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Imagine a simple scenario with a WPF window containing a button and some clear space. Clicking the button creates a new custom/user control and places it somewhere randomly on the window.

Clicking one of these controls will remove it from the window.

So now I have a ViewModel ala MVVM which exposes an ICommand for the "create new" button, but where does the code to create the new control live? Each control will probably have its own ViewModel which will handle its deletion and positioning I guess.

Can it be achieved with no code behind on the window AND no real knowledge of the View by the ViewModel?

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2 Answers 2

up vote 1 down vote accepted

The code that causes the controls to be created lives inside your "main" ViewModel.

The code that actually creates the controls is the container.

So it would go something like:

void AddControlCommandExecuted() {
    var container = // resolve your DI container here

    // Now use the container to resolve your "child" view. For example,
    // if using UnityContainer it could go like this:
    var view = container.Resolve<ChildView>();

    // Of course you can also resolve the ViewModel if your program is
    // "ViewModel-first" instead of "View-first".

    // Does the ChildViewModel need some properties to be set?
    var viewModel = (ChildViewModel)view.DataContext;
    viewModel.StringProperty = "blah";

    // Now get a reference to the region in your View which will host
    // the "child" views.
    var regionManager = container.Resolve<IRegionManager>();
    var region = regionManager.Regions["MyRegionName"];

    // Finally add the view to the region. You can do it manually, you
    // can use the concept of "navigation" if your MVVM framework has one
    // (I 'm using Prism, which does), etc etc.
    region.Add(view);
}

Update: When writing the answer, I forgot that not all MVVM frameworks have Regions as Prism does. So excuse the specificity of the code above, as it doesn't really change anything. You simply need to build something like the Region abstraction yourself. Let's see:

class MyViewModel {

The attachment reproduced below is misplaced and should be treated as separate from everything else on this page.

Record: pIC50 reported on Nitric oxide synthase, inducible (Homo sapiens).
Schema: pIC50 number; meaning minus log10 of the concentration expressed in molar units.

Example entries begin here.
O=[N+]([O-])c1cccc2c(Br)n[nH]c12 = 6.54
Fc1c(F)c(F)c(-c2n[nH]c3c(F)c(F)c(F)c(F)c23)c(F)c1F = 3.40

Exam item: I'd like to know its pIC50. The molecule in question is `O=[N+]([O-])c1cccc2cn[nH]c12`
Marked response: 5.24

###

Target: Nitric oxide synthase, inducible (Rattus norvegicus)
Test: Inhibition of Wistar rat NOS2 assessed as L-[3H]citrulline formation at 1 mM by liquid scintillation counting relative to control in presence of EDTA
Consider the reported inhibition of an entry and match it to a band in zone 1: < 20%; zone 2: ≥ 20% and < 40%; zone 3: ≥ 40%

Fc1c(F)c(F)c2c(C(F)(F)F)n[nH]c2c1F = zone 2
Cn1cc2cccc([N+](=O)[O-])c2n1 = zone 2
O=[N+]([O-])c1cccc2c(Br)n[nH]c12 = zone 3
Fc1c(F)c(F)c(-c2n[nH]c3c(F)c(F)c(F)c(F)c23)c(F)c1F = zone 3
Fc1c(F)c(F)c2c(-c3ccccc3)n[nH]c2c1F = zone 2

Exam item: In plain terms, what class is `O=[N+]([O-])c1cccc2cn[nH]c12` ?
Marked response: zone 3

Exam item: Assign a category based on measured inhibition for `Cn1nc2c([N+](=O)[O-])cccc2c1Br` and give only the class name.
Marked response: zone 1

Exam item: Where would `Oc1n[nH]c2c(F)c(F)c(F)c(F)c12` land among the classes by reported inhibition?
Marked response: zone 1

public event EventHandler<ChildViewModelAddedEventArgs> ChildViewModelAdded;
}

MyView would then attach an event handler to this event, and pick up the ChildView instance from inside ChildViewModelAddedEventArgs so that it can be added to an ItemsControl it is the parent of without your ViewModel messing with such details.

Of course this means that you now need some code-behind, but this cannot be helped unless you are using a framework that provides such services itself.

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Re Update: That's fine, I'm familiar with Prism and your answer has solved the problem for me :) Funnily enough I had a sort of similar conundrum put to me in an interview recently, but the approach I suggested there wasn't appropriate to this situation. –  Ian Mar 4 '11 at 20:46

This SHOULD be doable with some very careful databinding on an ItemsControl, not sure how you would achieve the layout, but you will have a parent view model containing a collection of child view models, layout would then be preformed by the ItemsControl. When the parent ViewModel created the child ViewModel, it should inject a RelayCommand as a lambda expression to remove and cleanup the child ViewModel from the parents collection.

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I think this is an excellent suggestion too. It's a shame I can't vote both as the answer. I can give you an up vote though :) –  Ian Mar 4 '11 at 20:48

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